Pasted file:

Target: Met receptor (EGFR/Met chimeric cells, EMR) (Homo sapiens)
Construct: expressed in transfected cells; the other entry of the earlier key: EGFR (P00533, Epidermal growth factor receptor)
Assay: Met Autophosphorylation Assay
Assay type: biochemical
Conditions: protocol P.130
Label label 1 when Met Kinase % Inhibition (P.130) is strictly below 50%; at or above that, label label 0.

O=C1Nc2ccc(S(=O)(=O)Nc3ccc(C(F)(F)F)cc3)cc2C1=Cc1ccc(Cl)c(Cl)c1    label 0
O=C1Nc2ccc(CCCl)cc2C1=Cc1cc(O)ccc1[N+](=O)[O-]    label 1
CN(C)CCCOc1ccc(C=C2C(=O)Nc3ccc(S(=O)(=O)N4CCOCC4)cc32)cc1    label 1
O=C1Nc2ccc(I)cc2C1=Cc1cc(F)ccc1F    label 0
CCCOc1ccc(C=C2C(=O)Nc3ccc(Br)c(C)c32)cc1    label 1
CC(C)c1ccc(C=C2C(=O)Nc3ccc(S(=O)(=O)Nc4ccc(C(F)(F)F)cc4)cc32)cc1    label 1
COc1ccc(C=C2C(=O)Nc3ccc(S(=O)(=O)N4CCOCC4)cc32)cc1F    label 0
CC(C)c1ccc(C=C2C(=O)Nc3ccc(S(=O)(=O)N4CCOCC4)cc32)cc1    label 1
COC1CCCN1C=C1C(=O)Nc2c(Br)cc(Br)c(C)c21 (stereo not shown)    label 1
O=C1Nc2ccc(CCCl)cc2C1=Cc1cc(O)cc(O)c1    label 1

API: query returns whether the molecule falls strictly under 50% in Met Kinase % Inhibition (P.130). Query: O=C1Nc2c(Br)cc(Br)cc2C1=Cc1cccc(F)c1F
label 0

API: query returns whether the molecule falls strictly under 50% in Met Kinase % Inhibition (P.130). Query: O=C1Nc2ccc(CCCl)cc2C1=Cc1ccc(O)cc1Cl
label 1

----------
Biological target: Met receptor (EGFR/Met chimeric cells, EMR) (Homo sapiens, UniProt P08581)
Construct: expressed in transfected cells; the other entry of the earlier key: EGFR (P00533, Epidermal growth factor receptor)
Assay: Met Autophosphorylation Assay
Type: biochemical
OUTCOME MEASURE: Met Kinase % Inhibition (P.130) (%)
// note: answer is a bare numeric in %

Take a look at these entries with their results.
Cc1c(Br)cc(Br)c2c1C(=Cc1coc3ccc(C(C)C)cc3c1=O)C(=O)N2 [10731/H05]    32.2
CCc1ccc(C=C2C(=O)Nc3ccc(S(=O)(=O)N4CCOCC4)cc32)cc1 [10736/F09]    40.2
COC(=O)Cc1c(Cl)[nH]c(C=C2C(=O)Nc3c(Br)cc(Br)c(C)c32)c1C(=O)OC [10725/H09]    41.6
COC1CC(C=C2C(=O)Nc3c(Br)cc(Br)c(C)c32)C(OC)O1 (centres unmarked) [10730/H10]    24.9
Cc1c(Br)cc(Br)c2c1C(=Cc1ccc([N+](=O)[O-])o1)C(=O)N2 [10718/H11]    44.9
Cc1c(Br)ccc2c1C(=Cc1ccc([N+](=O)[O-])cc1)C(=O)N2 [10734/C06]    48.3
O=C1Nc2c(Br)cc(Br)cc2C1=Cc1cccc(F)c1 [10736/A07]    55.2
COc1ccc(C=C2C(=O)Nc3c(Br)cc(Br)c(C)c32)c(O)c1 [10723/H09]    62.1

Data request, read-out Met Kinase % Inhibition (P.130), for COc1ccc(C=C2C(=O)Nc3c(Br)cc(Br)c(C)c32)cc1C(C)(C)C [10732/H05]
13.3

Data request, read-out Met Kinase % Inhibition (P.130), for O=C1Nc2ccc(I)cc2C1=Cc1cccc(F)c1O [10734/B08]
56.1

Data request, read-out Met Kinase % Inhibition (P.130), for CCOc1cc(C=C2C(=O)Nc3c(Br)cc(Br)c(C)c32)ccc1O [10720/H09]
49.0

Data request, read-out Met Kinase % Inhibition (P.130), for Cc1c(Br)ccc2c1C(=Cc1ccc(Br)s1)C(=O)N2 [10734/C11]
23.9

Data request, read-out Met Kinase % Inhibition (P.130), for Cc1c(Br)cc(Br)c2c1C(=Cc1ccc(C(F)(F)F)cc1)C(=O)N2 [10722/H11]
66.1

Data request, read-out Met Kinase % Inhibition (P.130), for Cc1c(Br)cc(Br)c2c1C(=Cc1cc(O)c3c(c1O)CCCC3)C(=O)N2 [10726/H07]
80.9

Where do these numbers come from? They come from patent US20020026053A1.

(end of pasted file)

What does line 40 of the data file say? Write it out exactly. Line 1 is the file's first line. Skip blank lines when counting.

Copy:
56.1